One of the assignments for my current Master’s class was to spend some time in Second Life. We were asked to explore five specific islands along with five islands of our choice as long as they related to education in some way. This was a fun little journey for my avatar Benji Tomorrow.
I joined Second Life about year and a half ago to see what the hype was about. After creating Benji, I had him wander and fly around a bit on Orientation Island. It was fun for a little bit, but after a while I got bored. I think I went back maybe one time after that. I just couldn’t see any value of pushing this avatar around for hours without any specific results. I’m all for trying and evolving the use of new technologies, but my first life has been so busy, so to spend unnecessary time in Second Life seemed like an unneeded distraction.
This new and required opportunity for my class created a second chance for Second Life to show me some value. After doing a couple of software updates (it had been a long time since I last signed in), I got going. Benji appeared in what seemed to be a new Orientation Island. I wandered a bit and got used to moving and flying around. Some of the other controls had been updated so I figured those out, as well.
The five required places I had to visit were Kuttara Zen, Koru, Teaching Island, Weather Island, and EdTech Island. They were all interesting. My favorite, though, was Koru. It was a bizarre little place. It was night time, so the place had mood and ambience. Benji definitely enjoyed it.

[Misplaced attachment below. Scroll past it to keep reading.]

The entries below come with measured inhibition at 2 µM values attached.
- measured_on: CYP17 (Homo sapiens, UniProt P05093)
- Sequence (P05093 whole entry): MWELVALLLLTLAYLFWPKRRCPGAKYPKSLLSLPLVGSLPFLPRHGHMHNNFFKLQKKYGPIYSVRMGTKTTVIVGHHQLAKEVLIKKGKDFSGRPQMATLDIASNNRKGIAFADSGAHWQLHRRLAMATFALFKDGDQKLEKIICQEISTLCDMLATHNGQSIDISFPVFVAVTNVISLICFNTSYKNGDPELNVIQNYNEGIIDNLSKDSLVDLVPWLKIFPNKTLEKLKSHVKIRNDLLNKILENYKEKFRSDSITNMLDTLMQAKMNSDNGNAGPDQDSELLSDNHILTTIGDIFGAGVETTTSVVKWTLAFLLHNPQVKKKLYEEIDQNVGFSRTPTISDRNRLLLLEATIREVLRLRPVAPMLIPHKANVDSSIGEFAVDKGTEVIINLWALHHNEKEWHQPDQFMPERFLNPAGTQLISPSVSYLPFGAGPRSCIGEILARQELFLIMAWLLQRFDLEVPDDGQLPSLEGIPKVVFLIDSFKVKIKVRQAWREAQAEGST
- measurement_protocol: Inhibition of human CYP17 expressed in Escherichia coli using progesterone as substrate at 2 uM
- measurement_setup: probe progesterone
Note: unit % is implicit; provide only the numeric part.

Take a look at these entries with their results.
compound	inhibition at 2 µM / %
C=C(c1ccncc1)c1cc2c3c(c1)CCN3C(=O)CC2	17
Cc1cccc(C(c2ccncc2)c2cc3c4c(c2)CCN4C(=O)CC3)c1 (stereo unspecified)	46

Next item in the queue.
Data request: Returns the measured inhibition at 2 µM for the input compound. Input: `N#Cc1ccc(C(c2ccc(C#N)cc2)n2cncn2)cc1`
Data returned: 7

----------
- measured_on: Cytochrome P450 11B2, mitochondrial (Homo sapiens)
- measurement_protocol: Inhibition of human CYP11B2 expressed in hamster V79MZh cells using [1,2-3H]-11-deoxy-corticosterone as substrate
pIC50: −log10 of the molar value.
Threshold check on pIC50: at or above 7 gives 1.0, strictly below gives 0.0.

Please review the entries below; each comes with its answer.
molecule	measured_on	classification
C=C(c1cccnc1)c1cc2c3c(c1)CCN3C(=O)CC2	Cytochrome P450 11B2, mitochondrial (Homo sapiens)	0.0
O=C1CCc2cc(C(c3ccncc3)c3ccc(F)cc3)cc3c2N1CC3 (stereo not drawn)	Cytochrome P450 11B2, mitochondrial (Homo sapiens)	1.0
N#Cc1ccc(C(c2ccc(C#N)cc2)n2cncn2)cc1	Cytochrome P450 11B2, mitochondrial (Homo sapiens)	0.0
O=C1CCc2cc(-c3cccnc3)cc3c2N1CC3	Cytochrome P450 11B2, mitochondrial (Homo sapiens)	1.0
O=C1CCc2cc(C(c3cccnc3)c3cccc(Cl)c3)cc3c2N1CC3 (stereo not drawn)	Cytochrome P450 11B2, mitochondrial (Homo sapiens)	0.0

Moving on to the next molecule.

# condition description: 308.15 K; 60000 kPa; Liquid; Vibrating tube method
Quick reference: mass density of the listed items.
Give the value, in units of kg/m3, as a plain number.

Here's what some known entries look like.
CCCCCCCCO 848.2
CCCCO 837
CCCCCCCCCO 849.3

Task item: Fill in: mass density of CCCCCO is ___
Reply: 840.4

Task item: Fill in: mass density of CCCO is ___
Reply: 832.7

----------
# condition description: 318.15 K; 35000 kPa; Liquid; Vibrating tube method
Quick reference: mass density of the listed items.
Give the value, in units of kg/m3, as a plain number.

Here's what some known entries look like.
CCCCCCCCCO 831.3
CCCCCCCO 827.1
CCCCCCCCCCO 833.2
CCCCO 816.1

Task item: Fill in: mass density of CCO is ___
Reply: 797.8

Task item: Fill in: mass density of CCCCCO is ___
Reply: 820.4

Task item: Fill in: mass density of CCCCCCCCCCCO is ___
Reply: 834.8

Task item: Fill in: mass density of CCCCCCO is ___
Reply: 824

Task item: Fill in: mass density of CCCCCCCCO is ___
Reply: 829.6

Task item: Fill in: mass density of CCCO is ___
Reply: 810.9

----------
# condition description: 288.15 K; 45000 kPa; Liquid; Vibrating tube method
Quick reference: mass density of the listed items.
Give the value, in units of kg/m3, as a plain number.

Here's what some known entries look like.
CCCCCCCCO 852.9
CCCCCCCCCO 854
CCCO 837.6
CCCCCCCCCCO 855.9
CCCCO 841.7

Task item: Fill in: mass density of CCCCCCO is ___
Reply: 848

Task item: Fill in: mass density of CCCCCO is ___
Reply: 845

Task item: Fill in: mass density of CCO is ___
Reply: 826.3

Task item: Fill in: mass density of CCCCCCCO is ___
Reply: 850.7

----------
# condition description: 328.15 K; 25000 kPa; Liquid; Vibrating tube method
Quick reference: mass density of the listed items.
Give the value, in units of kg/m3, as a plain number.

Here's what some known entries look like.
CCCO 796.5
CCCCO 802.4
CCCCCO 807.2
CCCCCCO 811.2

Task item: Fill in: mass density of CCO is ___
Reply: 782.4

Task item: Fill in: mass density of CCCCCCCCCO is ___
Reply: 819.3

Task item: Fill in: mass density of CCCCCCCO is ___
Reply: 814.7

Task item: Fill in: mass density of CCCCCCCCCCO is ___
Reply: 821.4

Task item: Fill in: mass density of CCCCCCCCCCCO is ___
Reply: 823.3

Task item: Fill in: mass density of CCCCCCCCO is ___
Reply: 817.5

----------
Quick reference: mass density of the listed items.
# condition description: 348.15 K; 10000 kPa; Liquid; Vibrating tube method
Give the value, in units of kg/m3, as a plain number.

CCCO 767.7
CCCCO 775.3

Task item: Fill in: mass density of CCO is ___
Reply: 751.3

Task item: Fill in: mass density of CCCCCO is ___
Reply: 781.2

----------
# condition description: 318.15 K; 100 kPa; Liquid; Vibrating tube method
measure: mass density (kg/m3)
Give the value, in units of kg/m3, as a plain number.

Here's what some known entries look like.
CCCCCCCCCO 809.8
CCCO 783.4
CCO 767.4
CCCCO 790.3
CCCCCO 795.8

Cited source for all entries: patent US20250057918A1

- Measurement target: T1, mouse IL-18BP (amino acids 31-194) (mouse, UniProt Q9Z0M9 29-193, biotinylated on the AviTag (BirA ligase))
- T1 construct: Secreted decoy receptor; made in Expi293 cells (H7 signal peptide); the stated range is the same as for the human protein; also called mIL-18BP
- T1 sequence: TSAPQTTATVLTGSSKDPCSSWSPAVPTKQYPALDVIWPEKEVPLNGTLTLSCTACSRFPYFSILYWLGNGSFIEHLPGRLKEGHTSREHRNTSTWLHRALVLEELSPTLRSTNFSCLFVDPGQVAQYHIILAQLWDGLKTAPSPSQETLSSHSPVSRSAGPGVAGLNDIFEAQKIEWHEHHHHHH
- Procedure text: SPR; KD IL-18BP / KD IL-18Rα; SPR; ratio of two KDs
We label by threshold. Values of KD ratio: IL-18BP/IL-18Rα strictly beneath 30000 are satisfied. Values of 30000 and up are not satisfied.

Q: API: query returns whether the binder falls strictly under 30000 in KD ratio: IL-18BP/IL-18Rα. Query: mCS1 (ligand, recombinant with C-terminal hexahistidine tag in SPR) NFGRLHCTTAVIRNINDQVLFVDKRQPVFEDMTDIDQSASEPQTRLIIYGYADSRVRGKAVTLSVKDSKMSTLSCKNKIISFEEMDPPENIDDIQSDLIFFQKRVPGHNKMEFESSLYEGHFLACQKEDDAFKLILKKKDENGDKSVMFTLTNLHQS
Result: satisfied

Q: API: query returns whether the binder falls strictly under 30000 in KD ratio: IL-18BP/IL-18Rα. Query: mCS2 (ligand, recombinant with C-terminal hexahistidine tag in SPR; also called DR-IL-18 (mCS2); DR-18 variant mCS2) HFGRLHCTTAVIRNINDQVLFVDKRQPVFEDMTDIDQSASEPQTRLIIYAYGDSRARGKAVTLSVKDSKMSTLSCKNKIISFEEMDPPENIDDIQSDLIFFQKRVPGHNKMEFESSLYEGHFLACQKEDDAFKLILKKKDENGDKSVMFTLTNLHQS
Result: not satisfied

The five places I chose to visit were International Schools Island, Dublin, Galveston Isle, Virtual Morocco, and Numbakulla Island. All had their unique qualities and were fun to cruise around. My favorite of these five was Numbakulla. It was billed as an immersive game. I didn’t follow the game (it wasn’t even clear what to do), but it definitely was worth the meander through it’s surreal, turquoise flavored architecture.
The crazy thing about all of these 10 places is that they were all empty- not an avatar to be found! When I signed in, it said that there were 55,000 people in Second Life at that moment. I have no idea where they all were, but they weren’t in the places Benji visited. It was kind of like being in an episode of the Twilight Zone.
There is some educational value in Second Life. It can be a more interesting place to meet with students and educators from around the world, being an alternative to video conferencing. There are also game-like, problem solving activities that can be done (like what is done on Numbakulla Island, apparently). I also thought the cultural immersion places like Dublin, Galveston, and Morocco are great ideas. These could be used to get a sense of what the real place is like either for student and/or tourist benefit. I think there some islands that are replicas of historical places, which would also be great for students to experience and explore.
I’m a little more enthusiastic about Second Life now. I still don’t plan on spending hours in it, but as it continues to evolve I’ll definitely keep an eye on educational uses.